The waste sector is so significant for two reasons.        bill in 2032 from a projected 7.7% of GDP to 6.2%.                promote a more sustainable and climate-friendly f          technologies (such as electric motorbikes),
Firstly, as in many other Least Developed Country          With the exploitation of all cost-neutral measures, the           orm of development in Kigali, which would also             investments in geothermal electricity generation
cities, waste is a much larger share of emissions than     city’s emissions rise by only 27% above 2018 levels.              improve the economic competitiveness of and reduce         and spatial planning.
in higher income contexts. Secondly, the low-carbon                                                                          energy bills in the city. The scale of the opportunities
measures in the waste sector generate electricity, which   Investment in emissions savings can buy Kigali                    demonstrates that accounting for climate change in         While we hope that Kigali can use these findings to
displaces high-carbon electricity from the grid and        much needed time to search for, adopt and lock in                 urban planning can be attractive in commercial terms,      inform future development plans, we recognise that
thereby avoids emissions from two sources. It is           permanent reductions in emissions. We can measure                 above and beyond the immense benefits of reducing          the presence of such opportunities does not mean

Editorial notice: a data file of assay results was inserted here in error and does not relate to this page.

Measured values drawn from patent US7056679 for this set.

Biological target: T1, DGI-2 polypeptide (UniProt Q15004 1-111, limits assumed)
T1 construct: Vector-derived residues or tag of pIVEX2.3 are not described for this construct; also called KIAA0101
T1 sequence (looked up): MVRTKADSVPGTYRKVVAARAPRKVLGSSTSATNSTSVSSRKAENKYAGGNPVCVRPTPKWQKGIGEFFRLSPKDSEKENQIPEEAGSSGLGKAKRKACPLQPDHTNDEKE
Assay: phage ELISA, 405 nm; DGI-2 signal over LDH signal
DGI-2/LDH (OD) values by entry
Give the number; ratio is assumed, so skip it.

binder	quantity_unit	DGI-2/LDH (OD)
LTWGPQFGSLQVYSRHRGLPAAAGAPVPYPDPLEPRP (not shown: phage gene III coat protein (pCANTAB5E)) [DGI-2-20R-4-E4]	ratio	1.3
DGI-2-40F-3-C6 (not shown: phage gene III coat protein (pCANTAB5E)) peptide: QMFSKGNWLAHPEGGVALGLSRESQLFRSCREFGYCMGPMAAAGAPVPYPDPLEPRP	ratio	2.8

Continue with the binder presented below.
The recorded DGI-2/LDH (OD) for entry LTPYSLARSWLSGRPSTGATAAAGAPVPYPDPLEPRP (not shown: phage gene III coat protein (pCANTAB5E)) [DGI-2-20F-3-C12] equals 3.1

important to note, however, that emissions are growing     this with the Time to Reach BAU Emission Levels                   the future impacts of climate change.                      that they will necessarily be exploited. By providing
much more quickly in each of the other sectors of the      (TREBLE) point, which compares the time taken                                                                                evidence on the scale and composition of these
economy investigated in this analysis. Actions in these    in years for emissions with investment in low-carbon              Results at the economic sector level demonstrate           opportunities, we hope that this report will help to
sectors is therefore critical to avoid a future of high    measures to reach the level that would have been                  that the case for action is not restricted to any one      build political commitment and institutional capacities
emissions, and expenditure on energy, in Kigali.           realized without such investment under the BAU                    area of the economy or concentrated in a small number      for change. We also hope this report will help Kigali
                                                           scenario in a reference year, in this case 2025                   of actions. Instead, the opportunity for action is         to secure the investments and develop the delivery